DrillOrDrop’s picture round-up of climate rallies in the UK.
Green Party MP, Caroline Lucas, spoke to the crowd in the city.
“You are here because you know the time for talking is over and the time for action is now.
“We have less than 12 years in which to halve global climate emissions, less than 12 years to get off the collision course that we’re on with climate catastrophe. And that’s why it’s so important my friends that you are here today.
“The shameful thing is that my generation has let you down. My generation and the politicians at Westminster are not talking about climate change. There is a real scandal that in the last 12 months there has only been on debate on climate change at Westminster
“It is easy to feel powerless. But you are not powerless. Your actions here today is adding up with actions right across the country. It is adding up with actions right Europe and right across this world. All of us are saying that there is a better way forward.”
Early morning banner drop followed by rally in the town centre.
A huge model owl, which has featured in anti-fracking protests in south Yorkshire and the east midlands, joined the rally in Doncaster. Yesterday, Doncaster Council unanimously approved a motion declaring a climate emergency.
Large crowds joined a march through the centre of Edinburgh.
Dylan Hamilton, a member of Scottish Youth Climate Strike which organised today’s protest, said:
“We are making history by standing up for our future.”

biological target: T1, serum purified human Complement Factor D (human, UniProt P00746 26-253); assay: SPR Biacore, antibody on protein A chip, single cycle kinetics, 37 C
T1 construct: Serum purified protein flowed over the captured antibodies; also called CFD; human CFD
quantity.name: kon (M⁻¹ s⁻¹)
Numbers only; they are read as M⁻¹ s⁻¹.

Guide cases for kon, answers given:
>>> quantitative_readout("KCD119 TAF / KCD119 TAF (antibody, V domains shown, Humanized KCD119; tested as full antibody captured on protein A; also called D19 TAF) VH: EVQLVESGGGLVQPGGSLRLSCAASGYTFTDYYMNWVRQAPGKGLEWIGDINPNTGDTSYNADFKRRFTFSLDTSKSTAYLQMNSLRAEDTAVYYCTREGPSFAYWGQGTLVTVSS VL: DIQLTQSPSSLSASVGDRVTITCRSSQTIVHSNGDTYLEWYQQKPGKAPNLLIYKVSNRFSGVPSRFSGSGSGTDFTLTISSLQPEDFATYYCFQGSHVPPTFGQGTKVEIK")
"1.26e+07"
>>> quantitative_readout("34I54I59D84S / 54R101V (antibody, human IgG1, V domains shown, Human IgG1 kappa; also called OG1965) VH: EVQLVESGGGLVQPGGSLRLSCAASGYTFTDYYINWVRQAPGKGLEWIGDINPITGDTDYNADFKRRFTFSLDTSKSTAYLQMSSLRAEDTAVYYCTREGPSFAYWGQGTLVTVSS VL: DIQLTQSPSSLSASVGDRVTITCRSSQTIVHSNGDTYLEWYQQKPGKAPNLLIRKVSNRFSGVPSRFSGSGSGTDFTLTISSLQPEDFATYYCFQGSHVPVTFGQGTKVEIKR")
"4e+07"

“The people have protested, we marched and then we rallied. We have made our position clear; the government needs to act for the future of humanity. Politicians have spent decades sitting around talking, but if your house is burning down you wouldn’t stop to talk about money, you would act. All those protesting today have shown that action has an impact.”
“There has never been a more important issue facing humanity than the climate crisis. With the week of action to come we will show that we won’t go away, today’s protest will show the world that the people want action that responds to what climate science demands.”
Erin Curtis, a 15-year-old striker from Glasgow said:
“It’s absolutely amazing to see so many people striking with us today. The fact that our streets have been filled with everyone demanding action sends a clear message to those in power that the public want to see change.
“The momentum from people is there, we want a better future, and all of us uniting for this protest will drive home to the Government that we won’t stand for platitudes any longer.”
Thousands of people were reported to have marched through Manchester.
Students from schools around the West Sussex town of Petersfield gathered in the Square to stand up for climate change.
11-year-old William Ponsonby said:
“I’m striking because climate change is a very big problem and we need to make a difference now. If we don’t act immediately our future will be in a lot of trouble.”
Mark Philiips, head of seniors at Ditcham Park School said:
“Education doesn’t just happen in the classroom. It’s happening here today, in the town squares and streets of England and in towns and cities right across the globe. And its our young people who are doing the education, who are teaching these urgent lessons.
“The older generation, those in power, need to sit up, pay attention, take notes and respond to what is being taught. Learn to change.”
Local anti-fracking campaigners joined youth strikers for an early morning march from Preston railway station through the city centre. A small group gathered for more than three hours in the entrance of Lancashire County Council asking to speak to a member of the authority. The strikers have said they will return every day after school until the demand is met.